Governor issues executive order after legislative process stalls.
New York’s Governor Andrew Cuomo announced Saturday is taking steps to ban what is known as gay conversion therapy, after the state’s legislature has failed to agree on banning the controversial therapy in the past, according to USA Today.
Cuomo, calling conversion therapy a hateful and fundamentally flawed practice, announced a plan that would prohibit insurance coverage for the therapy on minors, and ban mental health facilities under the jurisdiction of the state’s Office of Mental Health from offering the program to minors as well.
Mental health groups say conversion therapy, also known as reparative therapy, treats being gay as a mental illness, and leads to making young people feel ashamed, anxious and depressed. There are no exact numbers of how many youths have been subjected to the therapy across the country, but critics and proponents of the practice both say it is not rare for children to undergo some type of program that tries to change their sexual orientation or gender identity.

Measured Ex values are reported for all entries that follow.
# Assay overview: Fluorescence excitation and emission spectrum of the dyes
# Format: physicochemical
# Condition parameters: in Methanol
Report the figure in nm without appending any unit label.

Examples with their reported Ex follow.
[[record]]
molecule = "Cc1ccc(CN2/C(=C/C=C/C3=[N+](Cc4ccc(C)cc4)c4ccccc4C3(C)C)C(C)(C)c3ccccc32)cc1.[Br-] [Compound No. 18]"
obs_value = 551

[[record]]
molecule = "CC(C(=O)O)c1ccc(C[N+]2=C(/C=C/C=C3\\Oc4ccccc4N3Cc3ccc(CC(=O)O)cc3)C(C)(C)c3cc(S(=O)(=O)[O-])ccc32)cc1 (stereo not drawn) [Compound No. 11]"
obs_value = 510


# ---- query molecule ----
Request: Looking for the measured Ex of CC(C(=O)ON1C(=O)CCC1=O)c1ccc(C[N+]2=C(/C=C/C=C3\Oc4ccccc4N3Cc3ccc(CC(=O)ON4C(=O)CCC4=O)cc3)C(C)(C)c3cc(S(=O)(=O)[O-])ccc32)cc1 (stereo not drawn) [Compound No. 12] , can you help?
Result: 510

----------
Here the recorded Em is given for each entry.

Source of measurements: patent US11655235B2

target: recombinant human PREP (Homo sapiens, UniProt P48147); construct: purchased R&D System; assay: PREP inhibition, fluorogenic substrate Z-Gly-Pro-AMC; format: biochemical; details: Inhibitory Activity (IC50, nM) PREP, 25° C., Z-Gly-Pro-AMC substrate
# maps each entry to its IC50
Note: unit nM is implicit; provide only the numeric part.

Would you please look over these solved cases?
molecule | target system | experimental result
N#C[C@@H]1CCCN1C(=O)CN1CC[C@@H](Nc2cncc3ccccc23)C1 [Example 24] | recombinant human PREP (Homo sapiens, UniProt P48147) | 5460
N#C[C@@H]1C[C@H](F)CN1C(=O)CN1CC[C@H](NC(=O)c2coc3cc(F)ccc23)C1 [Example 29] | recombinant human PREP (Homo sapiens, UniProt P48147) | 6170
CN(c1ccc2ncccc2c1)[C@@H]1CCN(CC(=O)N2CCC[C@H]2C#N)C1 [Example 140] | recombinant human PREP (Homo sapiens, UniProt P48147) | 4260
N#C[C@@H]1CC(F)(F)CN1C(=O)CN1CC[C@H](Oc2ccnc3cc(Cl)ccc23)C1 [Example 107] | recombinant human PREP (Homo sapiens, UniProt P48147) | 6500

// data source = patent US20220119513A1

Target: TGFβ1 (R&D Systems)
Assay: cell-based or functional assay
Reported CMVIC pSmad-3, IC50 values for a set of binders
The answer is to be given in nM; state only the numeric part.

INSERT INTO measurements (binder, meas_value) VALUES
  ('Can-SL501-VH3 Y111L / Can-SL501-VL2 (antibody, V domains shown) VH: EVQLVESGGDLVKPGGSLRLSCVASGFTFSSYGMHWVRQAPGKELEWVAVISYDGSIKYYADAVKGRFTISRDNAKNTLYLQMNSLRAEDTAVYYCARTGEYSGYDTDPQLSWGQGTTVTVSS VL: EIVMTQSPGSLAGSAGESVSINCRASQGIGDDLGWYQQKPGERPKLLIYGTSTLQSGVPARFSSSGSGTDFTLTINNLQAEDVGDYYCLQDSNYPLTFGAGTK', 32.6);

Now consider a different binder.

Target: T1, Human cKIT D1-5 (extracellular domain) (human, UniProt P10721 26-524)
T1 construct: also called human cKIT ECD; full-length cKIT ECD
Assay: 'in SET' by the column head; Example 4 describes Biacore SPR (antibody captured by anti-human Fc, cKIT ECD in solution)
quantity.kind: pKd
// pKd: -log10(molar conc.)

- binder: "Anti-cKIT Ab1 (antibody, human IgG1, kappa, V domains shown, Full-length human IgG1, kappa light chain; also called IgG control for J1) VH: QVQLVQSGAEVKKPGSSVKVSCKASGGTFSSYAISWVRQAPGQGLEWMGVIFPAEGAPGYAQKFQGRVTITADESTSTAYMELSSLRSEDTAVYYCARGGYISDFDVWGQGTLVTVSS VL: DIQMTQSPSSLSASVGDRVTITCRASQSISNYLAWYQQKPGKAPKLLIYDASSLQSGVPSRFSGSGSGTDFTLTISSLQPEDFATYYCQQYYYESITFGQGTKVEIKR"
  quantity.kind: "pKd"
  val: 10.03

California, Oregon Illinois and New Jersey, along with some major US cities, have banned the therapy, but states like Colorado, Nevada and Iowa have not been able to pass legislation to ban or restrict the programs. New York has twice passed a bill through their Democrat-controlled state assembly, only to see it die in the Republican majority Senate. President Obama called for an end to the practice last year as well.
Chad Griffin, president of the gay rights group Human Rights Campaign, supported Cuomo’s decision, saying in a statement, “No young person should be coerced or subjected to this dangerous so-called therapy.”
But supporters of the therapy say the new order limits the options for treatment and impedes religious liberty. Carrie Gordon Earll, the public policy vice president of the conservative Christian ministry Focus on the Family, said in an email the group opposed the efforts of the state of New York and other legislative bodies, adding minors should have access to professionally based, ethically directed care, that aligns with their values, faith and life goals.
A spokeswoman for an insurers group, the New York Health Plan Association, said it wan unclear if the new order would require insurers to investigate mental health visits by minors to determine if conversion therapy was involved. The executive order would not apply to counseling programs that only discuss sexual orientation or gender identity.